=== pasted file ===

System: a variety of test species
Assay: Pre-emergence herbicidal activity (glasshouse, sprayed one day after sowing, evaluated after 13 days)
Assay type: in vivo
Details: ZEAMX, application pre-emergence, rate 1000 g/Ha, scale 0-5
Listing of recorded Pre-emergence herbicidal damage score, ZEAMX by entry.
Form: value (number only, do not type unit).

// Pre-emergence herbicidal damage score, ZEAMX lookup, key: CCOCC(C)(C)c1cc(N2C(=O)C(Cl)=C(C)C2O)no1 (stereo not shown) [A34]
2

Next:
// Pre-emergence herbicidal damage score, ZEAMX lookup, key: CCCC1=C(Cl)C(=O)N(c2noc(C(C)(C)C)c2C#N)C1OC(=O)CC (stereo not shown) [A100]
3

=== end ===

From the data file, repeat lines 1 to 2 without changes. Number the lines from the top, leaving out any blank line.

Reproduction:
System: a variety of test species
Assay: Pre-emergence herbicidal activity (glasshouse, sprayed one day after sowing, evaluated after 13 days)